You’ve probably heard more than once that you need to control your narrative. It’s a phrase that is ubiquitous when it comes to media handling yet often it can be hard to truly understand what this means before you know what to do with it.
The phrase often has negative connotations simply because of the word ‘control’; making it seem like it is a bad thing that is manipulative or deceptive. However, controlling the narrative is more about listening to what people are saying about your agency so you can improve the way you communicate with the public and engage with the media.
Every agency has a story to tell and it is important to be able to tell it in a way that you can manage effectively in terms of timing and language so you can effectively serve your audience. Good storytelling means a better chances of positive outcomes.
Essentially, it’s about telling it your way, before someone else gets to tell it in a way that may not reflect the whole picture.
What is a narrative?
Put simply, in relation to communication, it is the ongoing story that is told about your agency. It’s what the public and stakeholders read or hear about you and affects their perceptions and opinions of the work that you do and what you represent as an agency.
Just because the narrative is about your agency, it does not mean that it was written or subsequently controlled by you. A narrative - or storytelling - can be authored by the media, a group of people online or any number of unconnected sources that influence anyone in your world.
When it comes to crisis communication in particular, storytelling effectively maintains the level of trust toward the organization and reduces the responsibility attribution during a crisis.
What is the difference between a story and a narrative?
A narrative is essentially what your agency is, what it’s about, what it represents and its values. This is something that should be the bedrock of your communication strategy and constantly be nurtured and managed. It should be about the history of the agency, the people and the work that it does.
A story has a finish and an end - therefore this could be a single issue that you are working on such as a crime prevention initiative or a health campaign. It could be an incident or a crisis. Many stories contribute to the shape of the narrative of your agency.
Why should you care about your narrative?
Misinformation - the main topic of conversation in recent times - is here to stay and will likely become harder to fight. That’s why you need to be starting from a strong position of a good narrative. The stronger your agency narrative is, as long as it is positive, means it is harder for misinformation to take over. With a solid and reliable reputation, it means there is no fertile soil for rumors and bad actors to grow in the community. Work and time invested in your reputation and the stories you tell will pay dividends when it comes to the inevitable crisis that you will have to deal with. Create strong and unshakeable foundations to help you cope with what comes at you in the future.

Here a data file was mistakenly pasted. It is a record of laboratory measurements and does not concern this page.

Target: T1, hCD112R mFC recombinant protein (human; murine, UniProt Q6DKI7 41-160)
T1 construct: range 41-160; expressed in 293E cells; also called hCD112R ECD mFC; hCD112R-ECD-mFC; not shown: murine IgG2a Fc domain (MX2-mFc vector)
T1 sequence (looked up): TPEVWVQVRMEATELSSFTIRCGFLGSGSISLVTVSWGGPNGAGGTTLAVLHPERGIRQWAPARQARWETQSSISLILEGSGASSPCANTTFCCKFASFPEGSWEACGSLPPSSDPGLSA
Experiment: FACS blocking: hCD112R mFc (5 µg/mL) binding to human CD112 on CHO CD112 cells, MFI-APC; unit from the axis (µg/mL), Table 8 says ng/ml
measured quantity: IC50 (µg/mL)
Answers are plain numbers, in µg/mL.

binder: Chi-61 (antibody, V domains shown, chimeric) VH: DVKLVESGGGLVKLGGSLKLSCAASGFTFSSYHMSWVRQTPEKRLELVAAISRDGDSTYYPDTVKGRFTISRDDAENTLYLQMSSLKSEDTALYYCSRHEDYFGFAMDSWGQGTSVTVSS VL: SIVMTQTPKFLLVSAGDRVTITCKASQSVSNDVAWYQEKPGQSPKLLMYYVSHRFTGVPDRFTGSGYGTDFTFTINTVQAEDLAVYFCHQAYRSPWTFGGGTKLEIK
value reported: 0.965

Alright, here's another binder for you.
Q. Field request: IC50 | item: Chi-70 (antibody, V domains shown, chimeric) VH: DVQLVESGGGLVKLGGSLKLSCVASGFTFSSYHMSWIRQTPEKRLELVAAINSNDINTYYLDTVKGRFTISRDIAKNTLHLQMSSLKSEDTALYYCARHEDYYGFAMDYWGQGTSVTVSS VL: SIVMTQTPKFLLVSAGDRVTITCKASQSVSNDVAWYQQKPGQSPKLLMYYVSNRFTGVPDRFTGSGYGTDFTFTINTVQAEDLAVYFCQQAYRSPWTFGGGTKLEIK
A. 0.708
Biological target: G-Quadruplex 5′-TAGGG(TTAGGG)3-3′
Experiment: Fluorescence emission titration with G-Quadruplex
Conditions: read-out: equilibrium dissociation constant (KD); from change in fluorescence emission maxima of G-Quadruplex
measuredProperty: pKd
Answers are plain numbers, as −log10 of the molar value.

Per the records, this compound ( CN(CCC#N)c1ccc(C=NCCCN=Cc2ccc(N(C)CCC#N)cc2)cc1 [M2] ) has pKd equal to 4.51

Establishing a narrative
You may feel like it’s too late to start establishing a narrative, but the time is now. There are small daily, weekly and monthly actions that you can take to ensure your reputation is strong enough to create that unshakeable narrative where you are in charge of what gets said about you.
If you don’t have a communication strategy - start writing one now and make sure it has points threaded through it that will build your narrative. This includes things like identifying core values of your leadership team and internal reputation. It means being committed to having better relationships with the media, giving appropriate and timely training to members of staff who engage with stakeholders. It’s also about ensuring you have a clear strategy and point of view on key issues that affect your community. There’s a lot you can do with less effort than you realize.
How do you control your narrative?
Regaining or controlling your narrative without doing ground work to set up strong foundations in the first place can make it harder to control. You may have moved into a new position where you're picking up the pieces from something that happened to sully the reputation of your agency or it could be something that has changed slowly over time after a succession of smaller negative events.
Be honest and transparent
Honesty really is the best policy. This is different from withholding information for operational or legal reasons. You can be honest about what happened, why you do what you do and particularly, when you will give more information. You can’t unpick lies and so this will garner trust and respect.
Put forward good people
There are always good people out there, willing to tell their story. These people work with you and by allowing them to engage authentically with the public you’ll be able to show integrity and build trust.
Do what you say you’re going to do
If you’ve made a mistake - either individually as a leader or as an organization - say what you’re going to do about it and make sure you do. There is nothing worse than broken promises for ruining your reputation.
There are always situations and circumstances that are beyond our control, but the reaction and subsequent actions taken after a challenging situation can be controlled. Look to establish a strong reputation every day and build on this. Learn from mistakes, adapt and be authentic.
Read more: What is Transparency in Communications?